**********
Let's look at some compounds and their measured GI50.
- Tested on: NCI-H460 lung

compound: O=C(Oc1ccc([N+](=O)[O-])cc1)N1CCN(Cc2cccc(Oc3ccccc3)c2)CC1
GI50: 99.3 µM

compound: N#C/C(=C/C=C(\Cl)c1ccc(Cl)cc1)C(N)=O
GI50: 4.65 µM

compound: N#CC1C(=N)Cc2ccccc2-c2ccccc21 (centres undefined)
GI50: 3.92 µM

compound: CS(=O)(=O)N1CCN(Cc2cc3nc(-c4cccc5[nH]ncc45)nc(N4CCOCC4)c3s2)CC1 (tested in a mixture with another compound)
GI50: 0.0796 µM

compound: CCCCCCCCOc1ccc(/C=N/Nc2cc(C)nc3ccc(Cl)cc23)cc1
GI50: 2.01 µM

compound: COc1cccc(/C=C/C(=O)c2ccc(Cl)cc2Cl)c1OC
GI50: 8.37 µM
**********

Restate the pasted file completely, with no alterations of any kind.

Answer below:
Let's look at some compounds and their measured GI50.
- Tested on: NCI-H460 lung

compound: O=C(Oc1ccc([N+](=O)[O-])cc1)N1CCN(Cc2cccc(Oc3ccccc3)c2)CC1
GI50: 99.3 µM

compound: N#C/C(=C/C=C(\Cl)c1ccc(Cl)cc1)C(N)=O
GI50: 4.65 µM

compound: N#CC1C(=N)Cc2ccccc2-c2ccccc21 (centres undefined)
GI50: 3.92 µM

compound: CS(=O)(=O)N1CCN(Cc2cc3nc(-c4cccc5[nH]ncc45)nc(N4CCOCC4)c3s2)CC1 (tested in a mixture with another compound)
GI50: 0.0796 µM

compound: CCCCCCCCOc1ccc(/C=N/Nc2cc(C)nc3ccc(Cl)cc23)cc1
GI50: 2.01 µM

compound: COc1cccc(/C=C/C(=O)c2ccc(Cl)cc2Cl)c1OC
GI50: 8.37 µM